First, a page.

German coins since 1871 - from Reichsmark to Euro
With the adoption of the constitution of the German Empire on April 16, 1871, responsibility for the currency of the empire passed from individual federal states to the government of…

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Grodno found an unusual coin and counts on tips coin collectors
Near the fenced construction site in the very center of Grodno Grodno resident Anatoly Pozharov found a coin, the history of which probably sends us a few centuries ago. On…

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On the fate of coin stamps of the St. Petersburg Mint
Mikhail Ivanovich Smirnov, the archivist of the St. Petersburg Mint, published an interesting article in the 6th issue of the Old Coin: “The Mints Cabinet and the Museum of the…

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Banknotes and paper money (VIII-XX century)

The history of paper money is just as exciting and varied as the history of metallic money. At the beginning of the history of paper money, there were two forms of banknotes – a receipt and a promissory note.
The receipt was issued as a certificate that a specific amount of metallic money is in the banker’s custody. Over time, the receipt has become possible to transfer to another person. Later, the receipt acquired the form of a banknote, which documented the client’s right to receive the amount in the form of coins indicated on the banknote at any time. Over time, the debt receipt turned into public money, which, as a rule, could not be received in the form of coins, but which had to be accepted for payment by all public funds. In addition, there are still temporary paper money issued to compensate for the shortage of coins. Continue reading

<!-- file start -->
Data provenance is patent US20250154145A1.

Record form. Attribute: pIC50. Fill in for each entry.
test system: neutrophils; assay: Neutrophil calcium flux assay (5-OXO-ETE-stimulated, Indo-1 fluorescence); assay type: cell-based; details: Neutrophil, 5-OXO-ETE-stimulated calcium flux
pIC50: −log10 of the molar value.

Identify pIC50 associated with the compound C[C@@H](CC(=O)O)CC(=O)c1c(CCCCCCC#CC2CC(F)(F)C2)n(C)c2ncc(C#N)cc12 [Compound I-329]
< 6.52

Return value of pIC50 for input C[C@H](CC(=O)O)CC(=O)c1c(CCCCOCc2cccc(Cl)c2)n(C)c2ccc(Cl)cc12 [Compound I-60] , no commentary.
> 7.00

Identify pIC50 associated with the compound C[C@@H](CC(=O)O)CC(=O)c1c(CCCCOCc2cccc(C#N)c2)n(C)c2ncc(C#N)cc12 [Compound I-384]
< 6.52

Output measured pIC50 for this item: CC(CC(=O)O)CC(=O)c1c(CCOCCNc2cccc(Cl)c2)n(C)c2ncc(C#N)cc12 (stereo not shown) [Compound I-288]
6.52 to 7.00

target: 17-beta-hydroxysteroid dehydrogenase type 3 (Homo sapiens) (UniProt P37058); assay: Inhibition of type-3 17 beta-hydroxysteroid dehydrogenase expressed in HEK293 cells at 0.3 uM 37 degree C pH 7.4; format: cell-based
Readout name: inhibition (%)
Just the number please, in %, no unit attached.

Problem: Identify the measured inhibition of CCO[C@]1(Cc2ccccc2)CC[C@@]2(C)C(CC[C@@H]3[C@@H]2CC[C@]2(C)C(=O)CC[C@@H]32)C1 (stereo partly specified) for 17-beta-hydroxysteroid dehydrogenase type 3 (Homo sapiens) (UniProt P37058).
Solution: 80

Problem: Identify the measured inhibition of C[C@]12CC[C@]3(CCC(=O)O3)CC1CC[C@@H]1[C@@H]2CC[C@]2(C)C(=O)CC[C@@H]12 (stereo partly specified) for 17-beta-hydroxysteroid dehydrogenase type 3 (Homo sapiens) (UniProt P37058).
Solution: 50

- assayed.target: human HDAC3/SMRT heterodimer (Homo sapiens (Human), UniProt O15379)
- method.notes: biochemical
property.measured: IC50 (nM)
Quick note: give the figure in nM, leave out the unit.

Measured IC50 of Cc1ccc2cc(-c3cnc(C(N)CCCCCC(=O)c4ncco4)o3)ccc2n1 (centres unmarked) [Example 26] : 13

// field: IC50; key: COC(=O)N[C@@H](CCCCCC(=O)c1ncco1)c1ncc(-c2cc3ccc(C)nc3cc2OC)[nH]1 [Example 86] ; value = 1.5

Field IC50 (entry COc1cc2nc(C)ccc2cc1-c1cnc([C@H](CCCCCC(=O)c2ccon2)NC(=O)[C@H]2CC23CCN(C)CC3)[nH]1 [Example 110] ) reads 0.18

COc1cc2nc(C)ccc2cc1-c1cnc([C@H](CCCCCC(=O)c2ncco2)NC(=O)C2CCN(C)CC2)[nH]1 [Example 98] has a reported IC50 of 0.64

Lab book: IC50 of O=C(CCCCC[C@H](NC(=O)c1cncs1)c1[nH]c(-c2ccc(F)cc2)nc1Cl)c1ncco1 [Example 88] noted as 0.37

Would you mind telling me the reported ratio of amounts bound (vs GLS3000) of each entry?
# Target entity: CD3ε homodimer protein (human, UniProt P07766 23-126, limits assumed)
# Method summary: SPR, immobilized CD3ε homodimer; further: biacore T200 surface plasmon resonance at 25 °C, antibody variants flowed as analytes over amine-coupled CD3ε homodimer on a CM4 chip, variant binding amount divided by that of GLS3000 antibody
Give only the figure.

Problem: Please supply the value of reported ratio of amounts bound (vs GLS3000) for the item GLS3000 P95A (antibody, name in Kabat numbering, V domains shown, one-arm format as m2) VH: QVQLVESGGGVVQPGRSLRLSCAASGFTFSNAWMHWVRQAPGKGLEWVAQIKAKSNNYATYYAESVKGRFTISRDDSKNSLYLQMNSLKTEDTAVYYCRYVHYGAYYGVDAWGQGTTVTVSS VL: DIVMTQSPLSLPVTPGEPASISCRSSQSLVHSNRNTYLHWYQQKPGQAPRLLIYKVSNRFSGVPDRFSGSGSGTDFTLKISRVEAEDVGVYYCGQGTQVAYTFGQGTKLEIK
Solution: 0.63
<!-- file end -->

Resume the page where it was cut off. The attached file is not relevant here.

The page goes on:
German coins since 1871 – from Reichsmark to Euro

With the adoption of the constitution of the German Empire on April 16, 1871, responsibility for the currency of the empire passed from individual federal states to the government of the empire. Thus, it became possible to carry out long-overdue reforms on the establishment of a single system of sizes, types and weight of coins, the embodiment of which was the Reichsmark.
A mark (equal to 1/3 of a thaler in the north of Germany and 35 kreutzers in southern Germany) with a decimal division was adopted as a single nominal unit. One brand became equal to 100 pfennigam. Silver and gold coins were issued. Continue reading

Medieval coins (ca. 500-1500)
Medieval coins (ca. 500-1500)The Middle Ages spanned 1,000 years of European history, starting with the earliest chased coins of the German successor states of the Roman Empire during the Great…

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Numismatics Museum in Nicosia
The ancient Greeks attributed the invention to heroes of myths, and the Romans to their gods Janus and Saturn (they believed that the oldest coins were made by Janus in…

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MONETA JOHN
The Russian Empress Elizabeth did not think that a number of her decrees, by which she had eradicated a relatively common coin, would make this coin a numismatic rarity. However,…

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